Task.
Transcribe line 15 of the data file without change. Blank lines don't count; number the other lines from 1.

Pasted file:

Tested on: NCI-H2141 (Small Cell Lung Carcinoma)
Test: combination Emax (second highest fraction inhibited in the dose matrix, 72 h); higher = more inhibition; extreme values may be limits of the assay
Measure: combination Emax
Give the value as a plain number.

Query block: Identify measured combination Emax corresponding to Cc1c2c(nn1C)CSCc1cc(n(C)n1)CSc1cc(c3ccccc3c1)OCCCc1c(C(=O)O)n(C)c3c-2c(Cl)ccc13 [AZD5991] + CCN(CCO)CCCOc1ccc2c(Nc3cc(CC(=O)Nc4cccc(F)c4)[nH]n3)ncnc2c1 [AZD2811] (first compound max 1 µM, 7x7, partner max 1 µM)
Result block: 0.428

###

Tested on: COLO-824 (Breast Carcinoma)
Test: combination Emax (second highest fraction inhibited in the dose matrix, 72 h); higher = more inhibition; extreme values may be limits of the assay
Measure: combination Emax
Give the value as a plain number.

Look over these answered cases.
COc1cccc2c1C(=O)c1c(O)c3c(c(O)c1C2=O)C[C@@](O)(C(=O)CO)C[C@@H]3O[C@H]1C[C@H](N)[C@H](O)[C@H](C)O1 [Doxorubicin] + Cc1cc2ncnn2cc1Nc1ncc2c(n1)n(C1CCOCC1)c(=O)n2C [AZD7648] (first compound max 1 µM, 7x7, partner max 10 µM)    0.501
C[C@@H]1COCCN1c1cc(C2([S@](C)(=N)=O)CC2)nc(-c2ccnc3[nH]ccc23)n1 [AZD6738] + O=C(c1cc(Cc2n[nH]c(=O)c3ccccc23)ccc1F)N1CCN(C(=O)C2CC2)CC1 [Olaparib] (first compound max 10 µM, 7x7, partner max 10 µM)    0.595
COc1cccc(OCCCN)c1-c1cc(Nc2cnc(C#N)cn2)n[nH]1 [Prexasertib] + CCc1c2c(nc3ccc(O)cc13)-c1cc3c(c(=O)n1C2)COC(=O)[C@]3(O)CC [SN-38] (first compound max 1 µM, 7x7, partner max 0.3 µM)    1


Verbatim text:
COc1cccc(OCCCN)c1-c1cc(Nc2cnc(C#N)cn2)n[nH]1 [Prexasertib] + CCc1c2c(nc3ccc(O)cc13)-c1cc3c(c(=O)n1C2)COC(=O)[C@]3(O)CC [SN-38] (first compound max 1 µM, 7x7, partner max 0.3 µM)    1